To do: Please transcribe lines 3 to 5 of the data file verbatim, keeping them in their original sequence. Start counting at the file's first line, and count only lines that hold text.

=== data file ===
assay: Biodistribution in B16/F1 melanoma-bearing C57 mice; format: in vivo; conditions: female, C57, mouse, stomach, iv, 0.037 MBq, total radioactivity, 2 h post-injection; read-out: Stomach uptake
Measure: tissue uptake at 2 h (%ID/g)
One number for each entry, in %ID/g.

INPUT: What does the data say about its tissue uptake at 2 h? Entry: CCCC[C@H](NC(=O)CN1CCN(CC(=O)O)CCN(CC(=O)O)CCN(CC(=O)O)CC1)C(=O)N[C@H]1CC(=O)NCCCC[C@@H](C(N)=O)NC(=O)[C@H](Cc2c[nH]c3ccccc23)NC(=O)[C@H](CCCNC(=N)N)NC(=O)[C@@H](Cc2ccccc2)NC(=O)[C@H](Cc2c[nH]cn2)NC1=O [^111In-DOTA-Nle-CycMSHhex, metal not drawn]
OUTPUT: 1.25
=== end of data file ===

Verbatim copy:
One number for each entry, in %ID/g.

INPUT: What does the data say about its tissue uptake at 2 h? Entry: CCCC[C@H](NC(=O)CN1CCN(CC(=O)O)CCN(CC(=O)O)CCN(CC(=O)O)CC1)C(=O)N[C@H]1CC(=O)NCCCC[C@@H](C(N)=O)NC(=O)[C@H](Cc2c[nH]c3ccccc23)NC(=O)[C@H](CCCNC(=N)N)NC(=O)[C@@H](Cc2ccccc2)NC(=O)[C@H](Cc2c[nH]cn2)NC1=O [^111In-DOTA-Nle-CycMSHhex, metal not drawn]
OUTPUT: 1.25